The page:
||THE GREAT FOUNTAINS IN ACTION - The MacMonnies' Fountain was so large that few
persons could carry away an exact idea of its form and arrangement.
The view before us gives a study of the sea-horses and their riders,
of which there were four pair, with eight youths holding the reins.
These horses ended as fish, preserving the mythical form of the
hippocampus. The alleged controversy concerning the origination of
the MacMonnies Barge of State is based on
the fact that a sculptor submitted to the directory of the Exposition
a drawing, in which Columbus stood at the prow of a boat, with Time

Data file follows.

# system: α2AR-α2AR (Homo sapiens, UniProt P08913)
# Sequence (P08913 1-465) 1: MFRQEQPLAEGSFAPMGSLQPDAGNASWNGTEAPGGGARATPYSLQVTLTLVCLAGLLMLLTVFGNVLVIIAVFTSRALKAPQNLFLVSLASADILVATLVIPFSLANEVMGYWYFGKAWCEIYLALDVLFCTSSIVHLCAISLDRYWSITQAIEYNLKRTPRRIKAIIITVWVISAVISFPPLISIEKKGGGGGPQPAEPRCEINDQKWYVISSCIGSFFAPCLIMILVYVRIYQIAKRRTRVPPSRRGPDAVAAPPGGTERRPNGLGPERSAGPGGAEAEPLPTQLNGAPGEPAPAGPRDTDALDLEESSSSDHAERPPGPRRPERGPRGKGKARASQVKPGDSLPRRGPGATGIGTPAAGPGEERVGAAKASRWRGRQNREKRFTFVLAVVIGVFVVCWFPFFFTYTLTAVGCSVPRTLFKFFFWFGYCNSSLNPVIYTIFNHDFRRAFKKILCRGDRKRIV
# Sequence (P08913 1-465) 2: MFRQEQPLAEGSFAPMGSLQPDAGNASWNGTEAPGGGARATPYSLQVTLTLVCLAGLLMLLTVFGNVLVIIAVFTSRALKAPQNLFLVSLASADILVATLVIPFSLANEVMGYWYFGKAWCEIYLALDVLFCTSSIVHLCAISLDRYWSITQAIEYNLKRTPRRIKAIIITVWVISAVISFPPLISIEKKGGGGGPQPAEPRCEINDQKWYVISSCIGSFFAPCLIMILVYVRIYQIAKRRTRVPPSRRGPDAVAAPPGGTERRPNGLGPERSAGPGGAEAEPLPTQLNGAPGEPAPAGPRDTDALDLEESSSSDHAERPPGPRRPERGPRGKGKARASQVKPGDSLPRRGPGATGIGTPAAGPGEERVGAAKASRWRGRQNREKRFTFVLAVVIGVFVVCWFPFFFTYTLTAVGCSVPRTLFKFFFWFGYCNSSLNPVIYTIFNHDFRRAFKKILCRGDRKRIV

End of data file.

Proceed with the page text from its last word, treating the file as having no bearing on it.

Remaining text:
guiding the craft by means of his scythe and nereides swimming about.
That there is a slight similarity is true, but that MacMonnies ever
saw or heard of the rejected plan is not shown, nor effectively
alleged. MacMonnies made these figures in Paris, in 1892, in his
studio on the Impasse du Main, and they were safely transported to
Chicago, though made only of plaster. If the plaster statuary cost
$50,000, - and MacMonnies is said to have spent $48,000 - it may be
imagined what a bronze work of this size would have demanded in time
and money. A very truthful impression of the lateral electric
fountains is here given, as they appeared in daylight when in action.
At night their sprays were gorgeously colored by electric lamps